The First Person Shooter (FPS) genre has a lot of history behind it, and throughout it’s history, players and spectators alike are used are used to seeing many cheating accusations, or even pro players getting banned for cheating. However, have you ever seen a team getting disqualified from a tournament based on a TWITCH CLIP? That’s what happened yesterday afternoon to Built By Gamers (BBG) in the Pittsburgh Knights Before Christmas VALORANT tournament.
The event occurred in round 16 of the tournament in which BBG faced off against famous streamer Ninja’s team Time In. BBG defeated Time In 2-0, but everything changed when Ninja tweeted at the tournament’s organizer, stating “Follow pls! need to DM”.
Soon after, the Pittsburgh Knights tweeted an announcement.
“Team Built By Gamers are disqualified due to an on-going investigation. Ninja’s team will be moving forward.”
Immediately, fans and prominent esports figures responded with comments against the decision. The president of Pittsburgh, James O’connor shared another tweet to clarify the situation.
“After reviewing the clips I made the final call to DQ the team. With the tournament continuing tomorrow and us putting competitive integrity first, we suggested BBG decline to play and they agreed. Riot is currently reviewing his [fourth] cheating accusation in the past few months.”
The clip that was used as evidence is linked below. In the clip, BBG’s Critical is trying to protect his gun for the next round in the market position of Ascent, and his crosshair flipped onto the opponent’s silhouette over the wall. Riot Games had reviewed Critical three times due to cheating accusations, but the player has been found innocent.
While O’Connor stated BBG had agreed to bow out, BBG claimed this was not true, according to the team player robwiz. O’Connor pushed back, stating, “I spoke to your ownership Rob,” but robwiz tweeted back, stating BBG’s ownership didn’t agree with the decision either.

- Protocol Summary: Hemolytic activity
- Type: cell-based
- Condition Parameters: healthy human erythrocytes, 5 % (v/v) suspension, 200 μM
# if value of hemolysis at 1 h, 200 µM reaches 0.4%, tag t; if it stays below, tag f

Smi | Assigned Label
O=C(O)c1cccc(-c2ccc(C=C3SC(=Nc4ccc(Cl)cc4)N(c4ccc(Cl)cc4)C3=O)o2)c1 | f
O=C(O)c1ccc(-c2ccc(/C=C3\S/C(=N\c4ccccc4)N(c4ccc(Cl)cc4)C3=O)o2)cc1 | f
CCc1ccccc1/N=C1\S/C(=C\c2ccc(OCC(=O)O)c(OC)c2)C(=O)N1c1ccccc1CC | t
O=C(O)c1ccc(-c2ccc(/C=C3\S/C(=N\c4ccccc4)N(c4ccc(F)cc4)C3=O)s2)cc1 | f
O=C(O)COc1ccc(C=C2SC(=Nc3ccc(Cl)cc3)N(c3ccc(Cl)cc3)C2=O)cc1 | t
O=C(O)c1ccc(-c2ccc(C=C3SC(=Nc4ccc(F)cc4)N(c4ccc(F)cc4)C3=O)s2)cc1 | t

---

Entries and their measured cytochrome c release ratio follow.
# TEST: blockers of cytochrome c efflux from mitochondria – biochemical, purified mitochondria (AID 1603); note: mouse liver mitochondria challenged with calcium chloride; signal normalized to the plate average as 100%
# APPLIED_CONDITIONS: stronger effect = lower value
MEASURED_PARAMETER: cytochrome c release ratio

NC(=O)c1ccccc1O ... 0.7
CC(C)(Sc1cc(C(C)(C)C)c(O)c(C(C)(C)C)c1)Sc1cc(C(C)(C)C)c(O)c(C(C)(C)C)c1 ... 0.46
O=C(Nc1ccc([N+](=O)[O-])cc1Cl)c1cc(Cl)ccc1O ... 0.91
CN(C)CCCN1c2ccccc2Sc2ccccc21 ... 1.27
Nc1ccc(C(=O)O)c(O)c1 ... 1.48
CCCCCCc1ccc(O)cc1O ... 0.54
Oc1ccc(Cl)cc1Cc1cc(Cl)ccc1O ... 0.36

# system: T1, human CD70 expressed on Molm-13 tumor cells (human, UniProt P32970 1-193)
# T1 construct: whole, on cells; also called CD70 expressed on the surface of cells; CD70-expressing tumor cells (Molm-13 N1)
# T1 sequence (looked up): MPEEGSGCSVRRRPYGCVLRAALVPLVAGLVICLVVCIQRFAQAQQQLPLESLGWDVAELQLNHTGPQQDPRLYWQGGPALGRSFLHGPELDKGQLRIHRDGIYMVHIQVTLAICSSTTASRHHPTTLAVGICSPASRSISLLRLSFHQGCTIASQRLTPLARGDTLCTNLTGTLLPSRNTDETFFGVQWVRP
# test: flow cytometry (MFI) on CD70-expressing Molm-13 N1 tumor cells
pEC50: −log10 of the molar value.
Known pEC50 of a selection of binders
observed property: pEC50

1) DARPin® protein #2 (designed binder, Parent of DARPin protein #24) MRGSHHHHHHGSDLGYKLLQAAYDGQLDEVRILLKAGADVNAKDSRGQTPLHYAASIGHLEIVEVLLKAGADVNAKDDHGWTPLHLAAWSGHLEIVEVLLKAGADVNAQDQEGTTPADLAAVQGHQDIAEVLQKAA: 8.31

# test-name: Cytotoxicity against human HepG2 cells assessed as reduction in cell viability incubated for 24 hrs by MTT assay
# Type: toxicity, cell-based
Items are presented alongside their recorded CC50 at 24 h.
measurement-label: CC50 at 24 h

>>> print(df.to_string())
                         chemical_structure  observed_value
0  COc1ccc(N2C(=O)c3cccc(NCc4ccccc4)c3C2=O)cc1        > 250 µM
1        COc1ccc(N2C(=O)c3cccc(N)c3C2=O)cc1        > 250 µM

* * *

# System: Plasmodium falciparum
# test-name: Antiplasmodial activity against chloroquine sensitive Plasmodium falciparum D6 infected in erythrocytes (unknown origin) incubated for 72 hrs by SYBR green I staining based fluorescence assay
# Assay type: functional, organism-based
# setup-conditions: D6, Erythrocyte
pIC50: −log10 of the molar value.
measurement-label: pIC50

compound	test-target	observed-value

Robwiz published a “Twitlonger” about the occasion, mentioning that, “Apparently there was a request sent to Riot to review Vanguard info from our match, but since Riot is all on Christmas break it cannot be reviewed so we are removed from the tournament off of pure suspicion.” He also implied Ninja’s huge fan base was the factor of this decision.
“Critical has been cleared by Riot 3 times already, and there’s no way to hard prove he was cheating, and the evidence is just not enough. I have to think the fact that Ninja has such a big following is a factor in this, but who knows.”
BBG’s 18-year-old Critical only commented once on the issue. “People can’t handle that I’m simply just better but whatever.”
Despite thousands of calls to action against the Pittsburgh Knights, things seemed to cool off, until James O’Connor sent another tweet. Nearly 2 hours after the judgment, the president said, “Anti-Cheat Police Department did not detect anything so we are reinstating the team whether they chose to play or not. Ninja’s team will not move forward. Thanks for the fast response during the holiday.”
While this move appeased many fans, it also made others furious, since the Anti-Cheat department is an informal entity and with no bonds to Riot Games.
After the final call by O’Connor, Ninja shared a tweet and wished good luck to Built by Gamers. However, BBG decided not to accept their reinstatement, and have left the tournament.